A Congruence of Interests: Christian Zionism and U.S Policy Toward Israel, 1977-1998
Abstract (Summary)This thesis examines the phenomenon of political Christian Zionism and its influence on U.S. policy toward Israel from 1977 to 1998. While there is a vast literature on America Middle East policy and the relationship between the U.S. and Israel; relatively little attention has been given to the actions of Christian evangelicals on behalf of Israel. Motivated by an eschatological system called dispensationalism, these Christian Zionists supported Israel through a variety of activities, including direct lobbying at the congressional level. Forming alliances with the Jewish pro-Israel lobby and the Israeli Likud party, Christian Zionists were active in pressuring Congress to oppose arms sales to Arab countries and gaining recognition of Jerusalem as the capital of Israel. The rise to political prominence of the Christian Right during the 1980s and 1990s facilitated the growth and influence of Christian Zionist efforts, connecting dispensationalism to political power as never before. While scholars in the field of diplomatic history have noted the strategic and economic concerns that drove U.S. policy toward Israel, as well as the influence of the American Jewish community and its lobby, they have failed to adequately understand or integrate the profound political actions of Christian Zionists. By examining the role that Christian Zionism has had in the myriad of factors that have influenced U.S. policy toward Israel a more complete understanding of the dynamics of the U.S.-Israeli relationship is gained. In short, this thesis adds Christian Zionism to the matrix of factors currently identified as underlying the unique partnership between the United States and Israel.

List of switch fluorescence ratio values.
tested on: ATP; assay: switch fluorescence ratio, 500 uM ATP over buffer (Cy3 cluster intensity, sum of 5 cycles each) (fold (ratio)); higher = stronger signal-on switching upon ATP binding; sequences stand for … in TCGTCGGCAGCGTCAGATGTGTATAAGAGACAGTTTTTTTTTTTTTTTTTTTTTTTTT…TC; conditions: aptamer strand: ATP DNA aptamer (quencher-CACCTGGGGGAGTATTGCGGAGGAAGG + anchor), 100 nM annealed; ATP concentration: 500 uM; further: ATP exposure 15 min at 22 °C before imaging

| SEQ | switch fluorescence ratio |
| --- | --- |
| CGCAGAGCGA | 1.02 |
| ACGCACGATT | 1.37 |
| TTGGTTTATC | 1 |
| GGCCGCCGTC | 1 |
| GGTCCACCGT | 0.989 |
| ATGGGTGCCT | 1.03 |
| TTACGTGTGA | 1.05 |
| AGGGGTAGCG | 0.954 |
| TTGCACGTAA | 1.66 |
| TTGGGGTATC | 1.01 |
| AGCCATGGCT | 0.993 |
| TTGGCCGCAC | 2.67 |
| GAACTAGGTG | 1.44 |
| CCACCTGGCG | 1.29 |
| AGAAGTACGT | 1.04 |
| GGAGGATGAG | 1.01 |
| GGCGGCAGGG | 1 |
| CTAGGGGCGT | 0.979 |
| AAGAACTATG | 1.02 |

School Location:USA - Ohio
Source Type:Master's Thesis
Keywords:christian zionism israel dispensationalism
Date of Publication:01/01/2006